The Art and Science of Retirement Housing Marketing

A solid marketing plan is 80% tried-and-true, 20% something new. For many retirement housing providers, the “something new” in their marketing plan is technology. Revamped websites, increased social media presence, and search engine marketing often provide big opportunities for lead generation.

So, how do you incorporate these new opportunities with the “tried-and-true” that already works for your community?

The best marketing plans combine the art and science of retirement housing marketing.

The art of retirement housing marketing is the personal relationship that the sales staff develop with prospects, and the emotions and feelings they generate through written messages, telephone calls, and in-person contact to help move the prospect through the sales process.

The science of retirement housing marketing is the ongoing use of technology, tools, testing, and observation and measurement of prospect responses in order to craft the strongest message, targeted to just the right audience through the right media, to generate maximum interest in the community.

The science of marketing generates leads.

The art of marketing converts them to sales.

The Science of Retirement Housing Marketing

Technology gives us greater insight into the behaviors of our customers and their likes and dislikes. We can pinpoint what moves them with greater accuracy than ever before.

  • Pay-per-click (PPC) ads and posts on social media offer instant feedback on language and concepts that spark interest.
  • Website analytics show how prospects behave on a site, where they linger longest, and what they’re searching for.
  • The methods that we’ve always tracked, such as direct mail, can be improved by coupling them with new technology. We can learn more about the impact of a direct mail piece not just by event attendance and call logs, but by measuring website and social media analytics immediately after the mailing.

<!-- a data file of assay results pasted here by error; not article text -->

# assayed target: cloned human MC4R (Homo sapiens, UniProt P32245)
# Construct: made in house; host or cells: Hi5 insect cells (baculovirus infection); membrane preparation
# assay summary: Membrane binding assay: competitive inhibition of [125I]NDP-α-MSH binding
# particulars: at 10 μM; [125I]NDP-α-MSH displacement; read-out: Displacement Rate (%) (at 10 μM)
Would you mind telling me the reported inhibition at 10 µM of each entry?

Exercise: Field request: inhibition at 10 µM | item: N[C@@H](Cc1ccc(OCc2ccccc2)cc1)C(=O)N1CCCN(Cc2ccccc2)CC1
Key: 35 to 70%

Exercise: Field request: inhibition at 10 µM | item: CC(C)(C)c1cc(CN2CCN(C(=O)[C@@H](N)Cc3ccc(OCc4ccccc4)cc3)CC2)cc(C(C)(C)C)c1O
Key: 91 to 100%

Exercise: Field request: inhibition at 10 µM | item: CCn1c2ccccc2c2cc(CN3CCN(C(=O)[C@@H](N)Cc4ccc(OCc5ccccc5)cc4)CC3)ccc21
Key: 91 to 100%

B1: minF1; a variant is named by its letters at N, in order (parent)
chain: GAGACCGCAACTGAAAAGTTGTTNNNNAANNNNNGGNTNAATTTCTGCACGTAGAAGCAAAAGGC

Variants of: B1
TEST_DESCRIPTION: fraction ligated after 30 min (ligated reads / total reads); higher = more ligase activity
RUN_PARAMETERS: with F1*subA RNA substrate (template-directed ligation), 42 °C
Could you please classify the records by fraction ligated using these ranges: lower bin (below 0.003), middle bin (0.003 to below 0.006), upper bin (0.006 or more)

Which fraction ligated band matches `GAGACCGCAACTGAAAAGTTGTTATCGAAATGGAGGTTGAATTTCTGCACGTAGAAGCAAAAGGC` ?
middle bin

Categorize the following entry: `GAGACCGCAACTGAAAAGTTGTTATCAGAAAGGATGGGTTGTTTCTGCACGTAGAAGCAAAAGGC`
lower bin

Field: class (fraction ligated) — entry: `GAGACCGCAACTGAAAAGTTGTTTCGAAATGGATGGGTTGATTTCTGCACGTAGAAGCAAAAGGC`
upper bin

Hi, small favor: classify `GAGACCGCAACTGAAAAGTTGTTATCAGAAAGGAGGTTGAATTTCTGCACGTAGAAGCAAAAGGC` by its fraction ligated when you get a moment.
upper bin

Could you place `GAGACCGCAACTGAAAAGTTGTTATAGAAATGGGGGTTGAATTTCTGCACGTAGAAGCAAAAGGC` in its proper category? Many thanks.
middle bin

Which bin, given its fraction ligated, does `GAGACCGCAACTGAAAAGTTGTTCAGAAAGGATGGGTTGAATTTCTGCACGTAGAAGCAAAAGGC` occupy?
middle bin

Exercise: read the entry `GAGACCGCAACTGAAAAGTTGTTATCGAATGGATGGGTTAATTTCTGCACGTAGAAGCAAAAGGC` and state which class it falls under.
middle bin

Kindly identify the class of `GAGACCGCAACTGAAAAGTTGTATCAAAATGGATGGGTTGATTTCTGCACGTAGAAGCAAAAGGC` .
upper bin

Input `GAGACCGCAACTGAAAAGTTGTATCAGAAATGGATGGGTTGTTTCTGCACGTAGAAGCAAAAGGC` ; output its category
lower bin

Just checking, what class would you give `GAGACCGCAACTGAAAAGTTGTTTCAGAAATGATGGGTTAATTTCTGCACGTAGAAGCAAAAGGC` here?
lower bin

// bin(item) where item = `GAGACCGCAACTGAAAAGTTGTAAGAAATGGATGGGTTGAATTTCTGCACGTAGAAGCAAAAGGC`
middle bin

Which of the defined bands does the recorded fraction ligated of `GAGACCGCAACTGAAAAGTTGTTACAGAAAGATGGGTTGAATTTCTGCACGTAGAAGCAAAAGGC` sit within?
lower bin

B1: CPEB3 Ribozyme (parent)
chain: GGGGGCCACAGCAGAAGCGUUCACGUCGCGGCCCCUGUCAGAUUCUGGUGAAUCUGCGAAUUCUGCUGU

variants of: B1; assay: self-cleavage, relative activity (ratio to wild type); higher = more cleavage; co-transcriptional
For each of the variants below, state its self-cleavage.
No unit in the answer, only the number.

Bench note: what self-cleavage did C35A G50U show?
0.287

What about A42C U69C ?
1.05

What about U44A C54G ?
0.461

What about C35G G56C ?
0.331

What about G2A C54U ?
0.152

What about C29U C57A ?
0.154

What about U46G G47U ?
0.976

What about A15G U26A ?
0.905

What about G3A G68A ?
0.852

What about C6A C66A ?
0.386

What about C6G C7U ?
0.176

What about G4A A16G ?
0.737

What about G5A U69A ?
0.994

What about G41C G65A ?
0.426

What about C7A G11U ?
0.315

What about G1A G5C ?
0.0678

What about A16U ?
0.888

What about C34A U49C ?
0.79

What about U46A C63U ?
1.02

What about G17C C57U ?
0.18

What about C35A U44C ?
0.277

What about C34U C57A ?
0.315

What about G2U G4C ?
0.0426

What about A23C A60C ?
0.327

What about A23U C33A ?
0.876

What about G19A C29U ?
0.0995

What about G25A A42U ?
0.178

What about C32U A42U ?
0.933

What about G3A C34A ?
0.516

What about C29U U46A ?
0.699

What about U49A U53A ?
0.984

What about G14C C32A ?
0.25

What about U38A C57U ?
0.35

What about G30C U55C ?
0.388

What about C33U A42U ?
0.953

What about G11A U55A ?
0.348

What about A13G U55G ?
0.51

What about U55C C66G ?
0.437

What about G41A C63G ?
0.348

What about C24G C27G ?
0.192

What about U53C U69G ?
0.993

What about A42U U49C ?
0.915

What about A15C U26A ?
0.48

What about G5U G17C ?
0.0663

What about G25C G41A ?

• A combination of targeted social media advertising and targeted direct mail campaigns reaches consumers with different preferences for how they receive information, and reinforces the message for those who give attention to both.

Ultimately, your technology should plant the seeds of a personal connection. Website content and ads that pique interest and evoke an emotional response are based on solid research and continued refinement.

The Art of Retirement Housing Marketing

Establishing a personal connection with your internet leads immediately and skillfully is essential. Your prospects and their influencers have researched your community online, and demand a personalized experience that goes beyond “features and benefits” selling.

Your internet leads know more about you than you know about them. The “tried and true” best practices for relationship-based sales now have even greater urgency.


The art of retirement housing marketing is about the emotional experience rather than rational decision making.

Relationship building must include a strong emotional component: an emotional endorsement.* In other words, if prospects like you and you like the product, then they like the product.

People are highly susceptible to other’s enthusiasm for a product. Consider the following statements:

“I went to the best restaurant. I really loved it. I think you would love the cannolis there!”

“I went to a restaurant that has really good food.”

Which statement would influence you more?

Emotional endorsement, especially from someone we like or trust, is the root of influence. When your sales staff establish relationships with their prospects, their level of enthusiasm steers the relationship.

Enthusiasm changes the emotional dynamic of the relationship. Ask yourself: would I want my prospect to adopt the energy level I have right now?

If they’re skilled at discovery – those tried and true practices – genuine enthusiasm and connection will take your sales team beyond features and benefits selling to higher level selling that engages the prospect’s own positive thinking to further the sale.

For example, a salesperson who knows about their prospect’s love of gardening might offer this during a tour: “I love seeing what people do with these patios when they move in! Do you think you could plant your beautiful hydrangeas here?”

In this example, the salesperson’s enthusiasm and positivity has carried to the prospect, who is now imagining doing something he loves at the community and being recognized for it by someone he likes and trusts.